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Labour to target those who refuse to pay water bill

By Western Morning News  |  Posted: October 02, 2012

Comments (0) Graeme Demianyk hears Shadow Environment Secretary Mary Creagh’s plans to get tough with water bill dodgers.

Labour has promised a crackdown on water bill dodgers to fund a discount for the poorest families, conference has heard.

Mary Creagh, Shadow Environment Secretary, said a Labour government would attempt to claw back the £15-a-year added to every household's water charge by those refusing to pay.

The money would then be used to underwrite a cut for hard-pressed bill payers under so-called "social tariffs".

She went on that Labour would insist that all water companies offered discounts to the worst off. At present, firms are under no obligation to provide deals for families in need.

South West Water bill payers still suffer from the highest charges in the region despite the Government's £50 annual discount for every household from next April.

Mrs Creagh told delegates: "People are struggling to pay their water bills. Bad debt adds £15 a year to everyone's bill.

"We want water companies to cut that bad debt by taking tough action on those who won't pay in order to help those who can't pay.

"A Labour Government would force all water companies to offer social tariffs to help those most in need. But this Government wants to leave it to water companies to decide for themselves."

South West Water's average levy went up by £26 to £543 this year – the highest in the country and £167 more than the national average.

In June, the Government has issued guidance to water firms to create "social tariffs".

The document suggested water companies should push up prices for households not benefiting from the reduction by up to 1.5% to fund the discount. This would equate to adding £8 to the average South West Water bill.

The firm, which provides water and sewerage to 700,000 homes in the region, is looking at several options for a new company social tariff.

A committee of MPs this year found there is a "significant proportion" of bad debt in the water industry accrued by those who simply "won't pay", principally in the rental sector, where 80% of water debt can be found.

Unlike electricity and gas providers, no water company can disconnect supply to people's homes, on public health grounds. The Government has ruled out giving water companies this power.

Ministers are consulting on measures to reduce bad debt but Labour, in early proposals, think it could give water regulator Ofwat more powers to insists companies do more to tackle the problem.

The water industry wrote off £328 million of household debt in 2010-11. The cost amounts to nearly 4% of the average water bill.

Meanwhile, Mrs Creagh criticised the Conservative and Lib Dem coalition for being "out of touch" with rural communities – pointing to the plan to abolish the Agricultural Wages Board, which sets pay and conditions for thousands of Westcountry farm workers.

She said Labour had managed to delay legislation to scrap the body, meaning 23,460 rural workers had been given a pay rise yesterday that they would otherwise have missed out on.

"Next year, if the Tories have their way, they won't," she said.

"And when the AWB goes rural wages, over time, will sink to the legal minimum. The government's own assessment shows that the rural high street will lose £9 million a year as those workers lose their sick pay and holiday pay.

"But I promise you that I will be working with my shadow team to expose how out of touch the Tories and Lib Dems are with rural areas."

She concluded: "Labour has changed. Let's show people we are the change the country needs."

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  • AdrianFullam  |  October 04 2012, 8:14PM

    Again means-testing is being proposed, introducing another layer of "assessors", effectively non-productive office workers generating no wealth. In addition helping the "poorest families" is a laudable political objective, but to add this to the rack of means-tested benefits deepens the benefit trap. Already if someone tries to break from the world of benefits by getting a job, they are faced with losing benefits even more than pound-for-pound, such as housing benefit, council tax benefit, free school meals, free prescriptions, tax credits etc., now it would be cheap water as well. Going to work of course introduces new expenses and difficulties - work clothes, transport costs, childcare arrangements etc. So often, people on low wages are better off on benefits, despite a desire to be self-sufficient. The chasm to the higher wages on the other side of the valley is often too wide to contemplate, and this measure would widen it further. The whole concept of means-tested benefits should be resisted, the principle of Universal Credit (where every benefit is quantified and the net loss of benefit does not exceed wages earned) is sound. There are those who would like to see it fail, but a successful system would be the most progressive step in our welfare state since it's introduction. Let's hope the government can break with tradition and deliver a successful new system. The very basic needs of housing, warmth, water and food should be available to all in our modern society (in-kind, if need be), but so too should a clear path to self-improvement.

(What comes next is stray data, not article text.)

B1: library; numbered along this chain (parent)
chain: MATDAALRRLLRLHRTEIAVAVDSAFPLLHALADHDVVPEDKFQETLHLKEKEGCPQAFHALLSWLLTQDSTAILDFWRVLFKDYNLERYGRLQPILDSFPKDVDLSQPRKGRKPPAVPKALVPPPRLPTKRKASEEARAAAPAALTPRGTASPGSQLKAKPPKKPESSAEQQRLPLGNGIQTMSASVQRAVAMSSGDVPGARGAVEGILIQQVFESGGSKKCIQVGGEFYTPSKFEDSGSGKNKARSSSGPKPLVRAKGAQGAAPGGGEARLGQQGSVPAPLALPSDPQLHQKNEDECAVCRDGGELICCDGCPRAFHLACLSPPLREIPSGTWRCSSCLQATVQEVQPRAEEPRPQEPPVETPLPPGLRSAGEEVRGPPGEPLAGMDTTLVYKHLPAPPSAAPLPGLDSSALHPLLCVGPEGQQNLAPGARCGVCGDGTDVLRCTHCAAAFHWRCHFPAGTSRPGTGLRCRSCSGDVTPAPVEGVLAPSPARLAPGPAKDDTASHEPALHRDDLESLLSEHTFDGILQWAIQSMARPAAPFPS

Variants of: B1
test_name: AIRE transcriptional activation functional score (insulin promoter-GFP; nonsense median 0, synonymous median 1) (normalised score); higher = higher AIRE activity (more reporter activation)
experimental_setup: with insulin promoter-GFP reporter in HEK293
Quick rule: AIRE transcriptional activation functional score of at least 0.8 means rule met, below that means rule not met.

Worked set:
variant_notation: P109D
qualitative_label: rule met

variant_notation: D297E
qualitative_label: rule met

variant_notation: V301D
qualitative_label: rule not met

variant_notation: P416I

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  • Big_Ger  |  October 04 2012, 9:19AM

    Anyone who does not pay their water bill should be put on a "pay-as-you-go" meter. As always, the prudent and hard working end up having to subsidise the feckless and workshy. The "something for nothing brigade" should not be given any leeway.

  • PaddyTrembath  |  October 03 2012, 6:00PM

    Taxman100, you are right that there will be those who would abuse the system, there are always those who do. My point is that it is wrong to penalise those at the "bottom end" of the financial ladder to get at the abusers. There are other ways to prevent, excessive, unsocial use of water than to charge at the point of service. Those who would abuse the system will always find ways around such a system. You are also right that it would have to be paid for from general taxation, but if we were to have a fair, transparent, taxation system, unlike the mess we have now, tax avoidance would be reduced, everyone would pay a fair proportion of the tax burden, according to their ability, and those things that are essentials for life, like clean water and waste disposal, would be funded fairly. (Admittedly, that raises the question of how to evaluate a fair proportion of the tax burden!)